Sunday, April 1, 2012




Hello Barry, thank you again for your time and allowing us to interview you. After reading your biography anyone can see you have had quite a busy life. Can you tell us how this has inspired your writing?

Well, I bring my life experiences to my writing. I use real cases as a jumping off point for plot lines. A lot of interesting things have happened to me during my life because I took an active role in events that were happening around me. Paying attention to what’s around you and not getting self-absorbed helps. A lot of my legal work involved dramatic stuff from combat trauma to crimes and serious injuries, both physical and mental. Having real experiences to draw on is way better than trying to imagine how it might be.

I'm sure many people are informed about your books for adults, tell us more about your children's novels and what we can expect from you in the future with that particular genre.

I don’t write children’s novels. Some people call some of my stuff YA, but I think I’m more OA. (old adult)

What was it that first inspired you to write your novels and when did you realize that you had a talent for writing?

I think it’s hubris that tells me I have a talent for writing. I think I do, therefore I do. Sometimes other people agree. That’s gratifying unless I get into a funk and think I’m being patronized. I’ve always liked to write. I was inspired to write my first novel because I thought there was a big void in war stories. What about vets who saw themselves as being ripped off by the whole hype, who felt swindled that they bought into it and then actually did something about it? In All Quiet on the Western Front, we get disillusion leading to resigned suicide, but what if Paul just deserted? What if he blew up Big Bertha? Shot the Kaiser? Would he still be a hero? During World War I, there were lots of guys who just walked away. Where are their stories? I like the idea of the little guy just not going along with the program and getting away with it.

Who are some of your inspirations in the literary world both old and new?

I like Remarque, Dashiell Hammett, Jack London, Dennis Lehane, Dickens, Hemingway, Elmore Leonard and Walter Mosley. As you can see, I’m mostly into male writers, old school. But I really liked what Myla Goldberg did with Wicket’s Remedy. And I do like Jane Gardam’s stuff. I like literature that relates to real events or at least is true to the gritty circumstances of living real lives and can’t stand self-indulgent chitchat. I don’t want to waste my time reading about whether someone is having a difficult relationship, can’t get a date, or whether or not they are really gay. Those things are okay to flesh out characters, but they have to be integrated into a real story for me to go for it. Otherwise, it’s just manipulative.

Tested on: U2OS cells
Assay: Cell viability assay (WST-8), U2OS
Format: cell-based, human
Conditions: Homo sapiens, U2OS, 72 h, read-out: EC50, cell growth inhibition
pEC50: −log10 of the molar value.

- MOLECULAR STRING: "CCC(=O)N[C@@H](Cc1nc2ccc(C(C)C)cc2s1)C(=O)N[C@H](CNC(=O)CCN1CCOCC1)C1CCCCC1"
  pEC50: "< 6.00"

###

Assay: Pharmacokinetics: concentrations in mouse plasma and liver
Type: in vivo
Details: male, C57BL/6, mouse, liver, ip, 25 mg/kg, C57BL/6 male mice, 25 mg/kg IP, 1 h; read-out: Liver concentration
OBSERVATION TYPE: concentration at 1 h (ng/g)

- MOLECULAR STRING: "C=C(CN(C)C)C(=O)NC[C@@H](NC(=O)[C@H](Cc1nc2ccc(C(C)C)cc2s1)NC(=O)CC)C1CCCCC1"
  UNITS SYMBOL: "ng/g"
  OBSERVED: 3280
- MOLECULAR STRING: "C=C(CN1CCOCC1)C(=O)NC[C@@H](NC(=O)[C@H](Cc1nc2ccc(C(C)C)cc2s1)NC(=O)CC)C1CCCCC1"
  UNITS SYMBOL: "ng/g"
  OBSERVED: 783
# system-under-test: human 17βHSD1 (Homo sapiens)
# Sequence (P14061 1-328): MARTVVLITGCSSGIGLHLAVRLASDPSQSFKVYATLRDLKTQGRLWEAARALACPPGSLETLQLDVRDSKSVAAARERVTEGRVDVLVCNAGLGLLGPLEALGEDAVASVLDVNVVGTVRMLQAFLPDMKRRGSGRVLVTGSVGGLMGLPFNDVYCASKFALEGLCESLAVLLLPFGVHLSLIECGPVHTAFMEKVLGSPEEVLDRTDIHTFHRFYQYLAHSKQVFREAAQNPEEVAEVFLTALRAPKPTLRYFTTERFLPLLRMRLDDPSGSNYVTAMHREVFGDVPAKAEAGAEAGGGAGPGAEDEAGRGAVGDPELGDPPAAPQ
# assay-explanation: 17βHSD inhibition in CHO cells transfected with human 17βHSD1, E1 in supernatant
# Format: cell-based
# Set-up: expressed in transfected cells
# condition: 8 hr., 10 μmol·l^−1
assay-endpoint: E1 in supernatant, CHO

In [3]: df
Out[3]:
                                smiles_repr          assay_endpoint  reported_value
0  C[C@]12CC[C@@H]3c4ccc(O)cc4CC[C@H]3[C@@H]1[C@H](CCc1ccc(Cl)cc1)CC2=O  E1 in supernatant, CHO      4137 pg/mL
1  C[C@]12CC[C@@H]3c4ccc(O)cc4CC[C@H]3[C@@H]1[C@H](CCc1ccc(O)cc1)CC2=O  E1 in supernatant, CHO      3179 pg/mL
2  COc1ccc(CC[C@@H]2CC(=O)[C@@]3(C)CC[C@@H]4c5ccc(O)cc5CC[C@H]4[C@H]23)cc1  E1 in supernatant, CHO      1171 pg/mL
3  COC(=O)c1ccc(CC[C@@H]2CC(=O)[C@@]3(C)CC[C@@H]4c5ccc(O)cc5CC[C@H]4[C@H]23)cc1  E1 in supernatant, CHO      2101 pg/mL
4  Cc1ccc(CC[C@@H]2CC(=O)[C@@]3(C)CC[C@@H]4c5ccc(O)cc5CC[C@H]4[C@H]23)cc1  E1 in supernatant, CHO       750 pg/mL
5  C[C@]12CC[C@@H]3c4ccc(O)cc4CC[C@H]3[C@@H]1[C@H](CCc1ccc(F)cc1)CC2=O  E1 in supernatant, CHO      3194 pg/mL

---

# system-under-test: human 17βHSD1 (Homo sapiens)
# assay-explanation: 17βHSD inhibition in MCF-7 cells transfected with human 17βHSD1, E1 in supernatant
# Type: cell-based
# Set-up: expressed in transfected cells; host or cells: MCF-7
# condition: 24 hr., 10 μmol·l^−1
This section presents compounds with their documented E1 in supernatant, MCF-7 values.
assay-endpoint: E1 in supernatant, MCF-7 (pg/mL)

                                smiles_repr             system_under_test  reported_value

You have a few books scheduled for release this year, tell us more about them and when we can expect them out.

My next book, Part 2 of a trilogy will be published just as this comes out  April 1, 2012. It’s called A Shot In The Arm and is taken from a) a real case and b) drawn from real events. It’s the story of a Marin County drug treatment program corrupted by a rogue government drugs-for-guns operation. Essentially secret government agents are using the drug treatment program to deal heroin so they can use the profits, off the books, to arm anti-communist guerillas in Southeast Asia. A somewhat na├»ve black militant tries to stop it, but that leads to violence and makes for a mystery thriller that is in the John Le Carre vein. A lot of this stuff really happened.

The third part of the trilogy is called The Fourth Conspirator and it involves the nexus between marijuana growing and the wine industry in Mendocino County. Someone gets murdered trying to rip off a pot garden belonging to the VP of a big winery. Is there a connection between the weed and the wine? Lots of mystery, a few murders and of course, the corruption that goes along with highly profitable, but illegal commerce. Again, the story is an amalgam of real events.

The trilogy is also the story of two young people, Nate and Christina, who grow up through this period of time (the 70s) and who are alternately the heroes and victims of the events portrayed events that are bigger than themselves. My goal is that readers become invested in them, as imperfect as they are, as they struggle against the storms that envelope them. They are compelling and very real characters.